On almost any surface, a thin layer of bacteria known as biofilm can stick. That’s why your gums and teeth feel like they’ve been covered in slime when you wake up in the morning. Biofilm is normal and happens to everyone—even if you brush, floss and rinse with an antiseptic mouthwash. But when you don’t remove the biofilm on a daily basis, it can build and develop into dental plaque.
Dental plaque which could lead to gum disease is made up of some bad bacteria (the kind that thrives on sugar left behind on gums and teeth and turns into tooth-decaying acid) and some good bacteria (the kind that makes normal biofilm less enticing to acid-hungry bacteria).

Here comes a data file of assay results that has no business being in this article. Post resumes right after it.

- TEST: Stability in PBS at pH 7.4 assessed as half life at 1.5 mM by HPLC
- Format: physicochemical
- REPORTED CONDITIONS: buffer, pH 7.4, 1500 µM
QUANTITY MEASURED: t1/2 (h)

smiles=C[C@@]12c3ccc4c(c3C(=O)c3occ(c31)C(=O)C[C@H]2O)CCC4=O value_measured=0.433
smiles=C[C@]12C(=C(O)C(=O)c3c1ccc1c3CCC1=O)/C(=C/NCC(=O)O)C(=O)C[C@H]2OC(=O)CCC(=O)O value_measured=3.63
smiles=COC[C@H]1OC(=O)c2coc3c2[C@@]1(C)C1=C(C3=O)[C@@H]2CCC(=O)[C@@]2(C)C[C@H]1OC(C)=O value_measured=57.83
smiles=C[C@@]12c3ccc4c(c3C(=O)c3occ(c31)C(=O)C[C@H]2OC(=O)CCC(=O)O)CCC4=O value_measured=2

A person with super-solid home dental care, who brushes, flosses, and swishes daily, can control and minimize the size of the biofilm, and potentially make it even healthier by increasing the amount of good bacteria it contains. But when you clean and rinse your gums and teeth less frequently, biofilm (typically pale yellow in color) can harden into tartar and gets thicker which only dentists and their professional tools can remove. Stick to your rinsing routine to keep your biofilm in its healthier condition.